Sunday, August 20, 2017

Central Bank steps in to stop KBZ panic

Central Bank ‘is standing behind all private banks’, says senior official

The Central Bank of Myanmar last week stepped in to quell a rumour-fuelled run on one of the nation’s largest lenders, Kanbawza Bank.

The panic prompted customers to withdraw K8 billion from the bank’s branches in Yangon and Mandalay on October 5, up from the daily average of K1-2 billion, officials said.

In order to restore calm, the Central Bank of Myanmar issued a statement on the evening of October 5 backing the bank and dismissing the rumour.

U Win Thaw, the deputy director general of the Central Bank’s Yangon office, said at a press conference on October 6 that none of Myanmar’s banks were in danger of going under.

“This is only a rumour … the Central Bank can guarantee that all private banks [are healthy]. We’ve tightly restricted all private banks and ensured they follow the rules of the Central Bank. We’ve investigated all [owners of] private banks before they were allowed to open to check whether their money has been legally acquired,” he said.

“All private banks have to show their financial statistics every day to the Central Bank … the banks even complain that we place too many restrictions on them.

“The Central Bank is standing behind all private banks. We’re fully backing them.”

The panic began after rumours spread through social media early last week that a Kanbawza Bank truck filled with contraband – allegedly drugs – had been intercepted by police, and the bank’s chairman, U Aung Ko Win, had been arrested.

As a result, many people rushed to Kanbawza Bank branches to withdraw their savings, with large queues seen outside several branches in Yangon.

U Win Thaw suggested the rumours were the work of “underground saboteurs” who “don’t want the banking sector to develop” and were probably designed to harm the industry as a whole, rather than just Kanbawza.

“Banking sector development is a foundation of the country’s development. The intention of targeting the banking sector is to harm the country’s development, not only Kanbawza,” he said.

He said he was confident Myanmar was not heading for a repeat of the 2003 banking crisis, which occurred “because banks were not following the monetary rules”, he said.

“Now the Central Bank is handling all private banks carefully and that is why there won’t be any closures or bankruptcies. The 2003 crisis happened because enforcement was weak at that time.”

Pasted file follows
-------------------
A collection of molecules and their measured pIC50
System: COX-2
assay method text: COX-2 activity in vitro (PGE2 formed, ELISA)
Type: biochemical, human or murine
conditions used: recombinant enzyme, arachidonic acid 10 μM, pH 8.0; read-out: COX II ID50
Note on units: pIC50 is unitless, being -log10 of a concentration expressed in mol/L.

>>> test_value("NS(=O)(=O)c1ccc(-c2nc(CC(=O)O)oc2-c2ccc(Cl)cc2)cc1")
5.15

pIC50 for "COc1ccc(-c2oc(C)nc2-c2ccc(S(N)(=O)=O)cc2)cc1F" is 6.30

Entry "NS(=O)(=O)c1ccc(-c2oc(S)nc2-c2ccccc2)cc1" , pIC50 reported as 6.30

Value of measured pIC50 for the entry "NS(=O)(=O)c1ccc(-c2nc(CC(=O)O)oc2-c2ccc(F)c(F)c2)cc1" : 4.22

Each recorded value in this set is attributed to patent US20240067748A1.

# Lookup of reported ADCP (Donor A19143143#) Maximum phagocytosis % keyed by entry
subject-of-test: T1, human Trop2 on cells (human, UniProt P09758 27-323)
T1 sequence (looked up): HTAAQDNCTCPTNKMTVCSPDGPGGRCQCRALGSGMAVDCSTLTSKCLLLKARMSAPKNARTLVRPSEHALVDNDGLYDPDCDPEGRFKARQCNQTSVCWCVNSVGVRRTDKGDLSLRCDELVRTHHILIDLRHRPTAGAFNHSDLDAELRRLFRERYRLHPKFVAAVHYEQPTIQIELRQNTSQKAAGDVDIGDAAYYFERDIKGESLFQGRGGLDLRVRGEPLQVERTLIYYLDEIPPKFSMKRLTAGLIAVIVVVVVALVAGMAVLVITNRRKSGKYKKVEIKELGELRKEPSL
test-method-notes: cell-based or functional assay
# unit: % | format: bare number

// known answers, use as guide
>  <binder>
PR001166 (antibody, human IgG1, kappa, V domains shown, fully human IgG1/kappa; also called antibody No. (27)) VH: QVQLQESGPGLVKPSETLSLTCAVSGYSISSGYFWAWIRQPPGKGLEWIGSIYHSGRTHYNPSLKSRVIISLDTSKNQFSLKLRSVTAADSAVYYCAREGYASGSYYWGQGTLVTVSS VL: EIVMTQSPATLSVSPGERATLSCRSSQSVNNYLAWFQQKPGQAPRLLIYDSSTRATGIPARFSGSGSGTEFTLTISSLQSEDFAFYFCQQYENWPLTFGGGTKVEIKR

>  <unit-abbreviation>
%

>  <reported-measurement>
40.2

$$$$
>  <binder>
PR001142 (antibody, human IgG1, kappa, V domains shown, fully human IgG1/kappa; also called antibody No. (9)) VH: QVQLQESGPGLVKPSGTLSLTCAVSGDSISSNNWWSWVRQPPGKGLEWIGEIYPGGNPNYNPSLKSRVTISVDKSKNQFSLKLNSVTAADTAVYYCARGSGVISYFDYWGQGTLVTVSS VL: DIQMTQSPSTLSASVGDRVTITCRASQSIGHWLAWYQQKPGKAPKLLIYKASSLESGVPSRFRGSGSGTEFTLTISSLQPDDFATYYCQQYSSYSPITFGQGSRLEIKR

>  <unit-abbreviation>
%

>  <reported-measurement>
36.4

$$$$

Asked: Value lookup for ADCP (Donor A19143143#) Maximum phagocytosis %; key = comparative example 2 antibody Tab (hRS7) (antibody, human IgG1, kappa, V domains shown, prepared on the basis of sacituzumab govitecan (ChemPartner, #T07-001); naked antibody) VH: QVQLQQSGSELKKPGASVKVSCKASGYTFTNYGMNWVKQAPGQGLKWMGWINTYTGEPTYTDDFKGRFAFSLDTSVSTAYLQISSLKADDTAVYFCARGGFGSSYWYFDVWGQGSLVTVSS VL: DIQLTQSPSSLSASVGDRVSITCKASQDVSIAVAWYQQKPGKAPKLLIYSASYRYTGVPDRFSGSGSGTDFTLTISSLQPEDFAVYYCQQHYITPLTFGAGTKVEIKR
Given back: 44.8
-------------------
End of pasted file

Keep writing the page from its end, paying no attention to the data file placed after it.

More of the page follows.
The previous evening, the Central Bank issued a statement through state-run television channels denying the rumour.

A small notice was also printed on the back page of the state-run New Light of Myanmar newspaper on October 6 that did not name Kanbawza but described the rumour as “hearsay”. It called on citizens to trust the banks.

“With respect to those news, the Central Bank of Myanmar announced that they are mere rumours aired by those with ill will to harm the interests of banks, and not true; that private banks are operating in line with banking procedures and rules and regulations under the systematic management of the Central Bank of Myanmar and thus, citizens can trust all the private banks,” the notice said.

Kanbawza Bank vice chairman U Than Lwin, a former deputy governor of the Central Bank, said depositors in Yangon and Mandalay had withdrawn K8 billion on October 5 but the bank still had enough cash to pay out more deposits.

He said the bank has about K100 billion in capital, and each branch has at least K700 million. The bank controls about one-third of the overall private banking sector, he said, and was also the second-highest income tax paying firm in the 2011-12 financial year, the Ministry of Finance and Revenue announced in June.

“We’ve found that the most worried people are small depositors, those who have K100,000 to K500,000,” he said at the October 6 press conference.

He said the Central Bank had given Kanbawza permission to start offering deposit insurance and this would further improve the bank’s reputation with customers.

He said the rumours were unlikely to have been started by a rival bank because of the risk the panic could spread throughout the industry.

“If a bank falls down, all other banks will be affected. We’ve seen this before in the 2008 global financial crisis and 1997 Asian financial crisis, where it started in Thailand spread to other Asian countries,” U Than Lwin said.

He said the Central Bank had introduced strict controls following the 2003 banking crisis to strengthen the sector and these had been stringently enforced.

“We are operating transparently, we never manipulate our audits, we accept international financial institutions to check our audits every time,” he said.

“The Central Bank has taken steps so there won’t be a repeat of 2003. It strictly manages the private banks. I have said [in interviews with the media] that the Central Bank over regulates … I want to tell the public now through the media, don’t believe the rumours,” he said.

Earlier in the week, U Aung Ko Win presided over the opening of the bank’s 79th branch, in Yangon’s Thingangyun township, on October 4.

U Than Lwin said U Aung Ko Win had wanted to attend the October 6 press conference but could not because he had to attend a meeting with President U Thein Sein in Nay Pyi Taw.